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Should I Get a Flu Shot?

The flu shot is recommended for most people with cancer and cancer survivors. Their family members are encouraged to get flu shots, too.

The flu shot is a type of flu vaccine. Flu vaccines cause the body to make antibodies that protect it against flu (influenza) virus infection.

In most people, the flu causes body aches, fever, tiredness, and cough. (The section called “What are the symptoms of flu?” covers this in more detail.)

In young, healthy adults, the flu is seldom life-threatening and often gone within 2 weeks. But cancer patients and survivors are more likely to have serious problems if they get the flu, as are people over 65 and those with lung disease, heart disease, and other medical problems. They are more likely to end up in the hospital or might even die from flu-related problems.

It’s best to get the flu shot as soon as it’s available, preferably by October. But first talk with your cancer doctor (oncologist) about if and when you should get a flu shot. Flu vaccines cause the body to make antibodies that protect it against influenza virus infection. It takes up to 2 weeks after the shot for the body to do this. This is why you should get the flu shot as soon as you can – so your body has time to form the protection you need.

Can I get a flu shot during cancer treatment?

Yes, people getting cancer treatment (for instance, radiation or chemotherapy) should get a flu shot. Treatment often causes them to have weak immune systems, which puts them at higher risk of serious and even life-threatening problems if they get the flu.

Many people with cancer worry that the flu shot will make them sick or react with other drugs they are taking. Talk to your cancer doctor about this – he or she knows your situation best.

Some people do get mild symptoms, such as a low-grade fever or muscle aches, after a flu shot. These symptoms are caused by the immune system’s response to the flu shot and should go away in a day or so. The flu shot cannot cause the flu.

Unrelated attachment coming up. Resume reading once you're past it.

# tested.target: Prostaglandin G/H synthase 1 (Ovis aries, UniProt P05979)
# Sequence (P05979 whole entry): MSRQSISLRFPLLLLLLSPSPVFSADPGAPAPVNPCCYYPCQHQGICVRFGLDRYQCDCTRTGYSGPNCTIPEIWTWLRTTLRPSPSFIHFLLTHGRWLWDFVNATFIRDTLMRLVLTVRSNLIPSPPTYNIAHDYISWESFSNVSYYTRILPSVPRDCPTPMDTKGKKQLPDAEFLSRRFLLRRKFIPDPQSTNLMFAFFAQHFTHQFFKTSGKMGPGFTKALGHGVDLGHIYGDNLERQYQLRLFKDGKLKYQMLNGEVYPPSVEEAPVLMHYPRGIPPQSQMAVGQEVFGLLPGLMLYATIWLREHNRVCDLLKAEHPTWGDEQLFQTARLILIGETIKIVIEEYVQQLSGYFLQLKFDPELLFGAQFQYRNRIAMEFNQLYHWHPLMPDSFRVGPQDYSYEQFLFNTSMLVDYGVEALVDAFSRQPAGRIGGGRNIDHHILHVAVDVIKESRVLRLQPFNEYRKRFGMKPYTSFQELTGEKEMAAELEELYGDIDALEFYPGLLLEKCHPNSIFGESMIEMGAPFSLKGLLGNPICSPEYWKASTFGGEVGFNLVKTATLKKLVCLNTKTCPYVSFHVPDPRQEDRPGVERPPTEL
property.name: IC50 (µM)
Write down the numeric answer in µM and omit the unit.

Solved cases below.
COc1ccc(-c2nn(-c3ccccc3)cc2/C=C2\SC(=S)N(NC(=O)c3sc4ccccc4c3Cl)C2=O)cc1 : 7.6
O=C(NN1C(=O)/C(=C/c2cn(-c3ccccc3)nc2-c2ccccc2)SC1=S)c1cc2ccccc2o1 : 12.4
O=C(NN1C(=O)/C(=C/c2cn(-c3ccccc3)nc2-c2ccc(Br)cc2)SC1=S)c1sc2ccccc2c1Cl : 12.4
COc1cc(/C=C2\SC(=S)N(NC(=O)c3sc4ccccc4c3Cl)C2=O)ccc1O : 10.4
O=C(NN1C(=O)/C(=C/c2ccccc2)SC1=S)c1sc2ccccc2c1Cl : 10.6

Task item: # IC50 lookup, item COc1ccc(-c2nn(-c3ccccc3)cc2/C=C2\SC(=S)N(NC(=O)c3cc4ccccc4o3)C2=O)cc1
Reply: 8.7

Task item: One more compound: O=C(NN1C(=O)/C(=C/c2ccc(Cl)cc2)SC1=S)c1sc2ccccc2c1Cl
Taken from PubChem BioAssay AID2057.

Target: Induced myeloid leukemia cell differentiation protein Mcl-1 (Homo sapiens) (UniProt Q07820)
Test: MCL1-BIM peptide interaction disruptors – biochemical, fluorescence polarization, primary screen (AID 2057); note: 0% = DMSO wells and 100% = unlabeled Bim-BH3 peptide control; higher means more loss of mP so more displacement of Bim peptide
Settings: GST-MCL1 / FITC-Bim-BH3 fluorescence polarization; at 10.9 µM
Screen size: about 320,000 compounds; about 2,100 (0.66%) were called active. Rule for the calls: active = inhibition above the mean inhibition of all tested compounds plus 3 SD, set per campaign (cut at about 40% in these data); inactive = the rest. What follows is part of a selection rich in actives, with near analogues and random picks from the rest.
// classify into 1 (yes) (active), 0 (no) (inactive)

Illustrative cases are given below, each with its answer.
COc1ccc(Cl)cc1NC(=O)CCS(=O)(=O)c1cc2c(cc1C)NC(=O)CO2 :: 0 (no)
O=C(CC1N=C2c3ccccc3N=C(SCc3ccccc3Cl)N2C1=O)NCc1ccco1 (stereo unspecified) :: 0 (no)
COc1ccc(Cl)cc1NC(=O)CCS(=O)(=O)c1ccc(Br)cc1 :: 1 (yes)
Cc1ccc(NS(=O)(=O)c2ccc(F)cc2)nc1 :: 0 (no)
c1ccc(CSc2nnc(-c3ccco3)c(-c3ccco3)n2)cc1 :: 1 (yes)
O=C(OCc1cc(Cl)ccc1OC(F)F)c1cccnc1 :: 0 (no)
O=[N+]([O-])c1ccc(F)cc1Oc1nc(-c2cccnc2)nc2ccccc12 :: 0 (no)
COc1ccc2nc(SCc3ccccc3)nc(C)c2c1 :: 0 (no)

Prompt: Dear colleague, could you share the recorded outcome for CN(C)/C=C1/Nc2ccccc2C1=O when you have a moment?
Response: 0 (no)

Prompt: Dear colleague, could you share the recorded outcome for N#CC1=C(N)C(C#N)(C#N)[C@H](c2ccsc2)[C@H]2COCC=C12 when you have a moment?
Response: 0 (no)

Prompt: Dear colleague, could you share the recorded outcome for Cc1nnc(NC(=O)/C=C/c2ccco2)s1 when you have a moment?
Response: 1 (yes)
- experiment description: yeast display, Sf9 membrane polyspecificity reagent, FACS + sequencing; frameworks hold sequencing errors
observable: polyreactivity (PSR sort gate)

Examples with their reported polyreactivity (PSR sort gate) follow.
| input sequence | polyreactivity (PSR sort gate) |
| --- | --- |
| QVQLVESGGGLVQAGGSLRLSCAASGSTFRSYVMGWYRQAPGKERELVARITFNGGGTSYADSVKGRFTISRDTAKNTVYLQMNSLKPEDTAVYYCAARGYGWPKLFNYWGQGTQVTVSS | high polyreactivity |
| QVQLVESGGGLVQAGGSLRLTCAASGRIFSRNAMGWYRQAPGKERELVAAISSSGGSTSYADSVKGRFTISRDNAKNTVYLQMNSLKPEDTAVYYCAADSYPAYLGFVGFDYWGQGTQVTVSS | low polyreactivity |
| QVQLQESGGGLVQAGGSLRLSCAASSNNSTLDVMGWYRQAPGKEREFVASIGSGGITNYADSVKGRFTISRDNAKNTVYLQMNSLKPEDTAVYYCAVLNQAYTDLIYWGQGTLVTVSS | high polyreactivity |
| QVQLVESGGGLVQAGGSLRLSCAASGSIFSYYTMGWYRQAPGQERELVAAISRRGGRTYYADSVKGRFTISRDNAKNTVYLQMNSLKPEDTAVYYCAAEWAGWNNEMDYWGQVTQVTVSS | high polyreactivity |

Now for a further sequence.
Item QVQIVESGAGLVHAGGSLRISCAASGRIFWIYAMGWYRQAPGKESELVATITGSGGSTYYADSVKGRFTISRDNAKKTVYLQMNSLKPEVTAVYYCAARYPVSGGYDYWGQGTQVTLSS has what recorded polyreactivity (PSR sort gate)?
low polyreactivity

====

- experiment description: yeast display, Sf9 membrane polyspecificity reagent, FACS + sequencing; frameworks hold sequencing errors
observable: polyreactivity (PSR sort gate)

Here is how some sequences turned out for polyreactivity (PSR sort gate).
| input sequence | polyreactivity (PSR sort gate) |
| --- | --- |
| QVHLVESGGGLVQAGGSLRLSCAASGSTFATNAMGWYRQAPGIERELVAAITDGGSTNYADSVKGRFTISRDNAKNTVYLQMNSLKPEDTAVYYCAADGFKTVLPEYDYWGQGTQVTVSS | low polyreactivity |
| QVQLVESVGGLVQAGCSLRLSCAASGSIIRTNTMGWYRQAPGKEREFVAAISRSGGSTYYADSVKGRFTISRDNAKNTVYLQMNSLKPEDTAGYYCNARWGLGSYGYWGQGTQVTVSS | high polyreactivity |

The Center for Disease Control and Prevention (CDC) recommends that people who live with or care for a person at high risk for flu-related problems get the flu shot, too. This means that if you’re being treated for cancer, your family members, caregivers, and children at home should get the flu shot.

Remember that a few people who are allergic to chicken eggs might have an allergic reaction to flu shots. Talk with your doctor about your reactions to eggs and any other allergies you have before you get a flu shot.

What types of flu vaccines are recommended for people with cancer?

People with cancer have to be careful about the type of flu vaccine they get. There are 2 main forms of flu vaccines:

  • Live vaccines are made of weakened live virus and given as a nasal spray – people with cancer should NOT get this.
  • Inactivated vaccines are made of dead virus. They are given as shots or injections. This includes the intradermal flu vaccine (see below).

People with cancer should get the inactivated flu shots, NOT the nasal spray. Even a very weak live virus might cause illness in a person whose immune system is weak from cancer treatment.

Family members of a person with cancer can safely get the nasal spray unless the patient needs extra protection from germs. For example, household members should not get the nasal spray if a family member recently got a stem cell or bone marrow transplant or is getting high-dose chemotherapy. (These treatments greatly weaken the immune system.)

Can I get the intradermal flu shot?

Yes, this flu shot is an option for adults ages 18 to 64, including those with cancer. It was approved in 2011. A much shorter needle is used to inject the vaccine just under the skin instead of into the muscle. Like the other flu shots, this one is made from inactivated (dead) virus.

Should I get the high-dose flu shot for older people?

Yes. Because the high-dose shot is an inactivated vaccine, it’s an option for most people with cancer who are 65 and older.

The Fluzone High-Dose® was created for older people because immune defenses tend to become weaker with age, which can lessen the body’s immune response to a flu shot. This means the standard flu shot may not work as well in older people. The high-dose shot is designed to boost immune response to better protect against flu.

If you are 65 or older, ask your doctor if the high-dose flu shot is something you should try.

I had cancer, but I have no signs of cancer now. Is it still dangerous for me to get the flu?